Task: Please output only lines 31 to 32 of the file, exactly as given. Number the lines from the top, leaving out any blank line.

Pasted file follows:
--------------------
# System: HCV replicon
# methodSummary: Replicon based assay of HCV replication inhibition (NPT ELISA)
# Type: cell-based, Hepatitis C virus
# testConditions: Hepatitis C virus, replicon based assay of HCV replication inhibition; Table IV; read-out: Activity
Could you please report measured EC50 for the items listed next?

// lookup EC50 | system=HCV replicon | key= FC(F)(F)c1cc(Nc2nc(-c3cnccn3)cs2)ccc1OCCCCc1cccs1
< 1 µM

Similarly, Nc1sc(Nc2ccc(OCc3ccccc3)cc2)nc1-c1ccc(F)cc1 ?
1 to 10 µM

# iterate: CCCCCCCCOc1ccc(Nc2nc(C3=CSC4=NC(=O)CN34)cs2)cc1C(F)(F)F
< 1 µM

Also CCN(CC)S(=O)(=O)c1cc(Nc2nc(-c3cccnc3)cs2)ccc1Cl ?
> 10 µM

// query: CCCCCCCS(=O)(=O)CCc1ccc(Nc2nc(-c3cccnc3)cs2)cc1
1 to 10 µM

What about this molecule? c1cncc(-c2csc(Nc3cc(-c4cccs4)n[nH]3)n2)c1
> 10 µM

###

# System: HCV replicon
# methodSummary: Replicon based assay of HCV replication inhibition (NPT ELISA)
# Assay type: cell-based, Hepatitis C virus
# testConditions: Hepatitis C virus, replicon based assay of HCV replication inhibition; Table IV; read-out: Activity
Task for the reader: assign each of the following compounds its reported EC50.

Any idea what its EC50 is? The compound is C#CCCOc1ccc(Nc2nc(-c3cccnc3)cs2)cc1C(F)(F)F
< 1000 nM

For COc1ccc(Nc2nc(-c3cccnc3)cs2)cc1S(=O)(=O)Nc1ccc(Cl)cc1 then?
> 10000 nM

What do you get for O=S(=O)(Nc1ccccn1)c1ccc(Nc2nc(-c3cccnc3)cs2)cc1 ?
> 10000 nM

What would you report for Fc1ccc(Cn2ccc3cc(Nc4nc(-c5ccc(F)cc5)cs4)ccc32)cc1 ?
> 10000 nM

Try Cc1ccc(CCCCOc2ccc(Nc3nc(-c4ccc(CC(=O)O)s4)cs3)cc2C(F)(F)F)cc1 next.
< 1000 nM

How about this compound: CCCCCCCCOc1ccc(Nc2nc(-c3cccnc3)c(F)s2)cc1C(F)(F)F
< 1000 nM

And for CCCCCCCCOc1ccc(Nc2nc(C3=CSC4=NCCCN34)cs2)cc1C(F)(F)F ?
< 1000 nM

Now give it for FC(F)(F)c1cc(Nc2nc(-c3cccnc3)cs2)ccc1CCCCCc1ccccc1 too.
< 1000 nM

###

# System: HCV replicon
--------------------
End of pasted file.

> 10000 nM

Try Cc1ccc(CCCCOc2ccc(Nc3nc(-c4ccc(CC(=O)O)s4)cs3)cc2C(F)(F)F)cc1 next.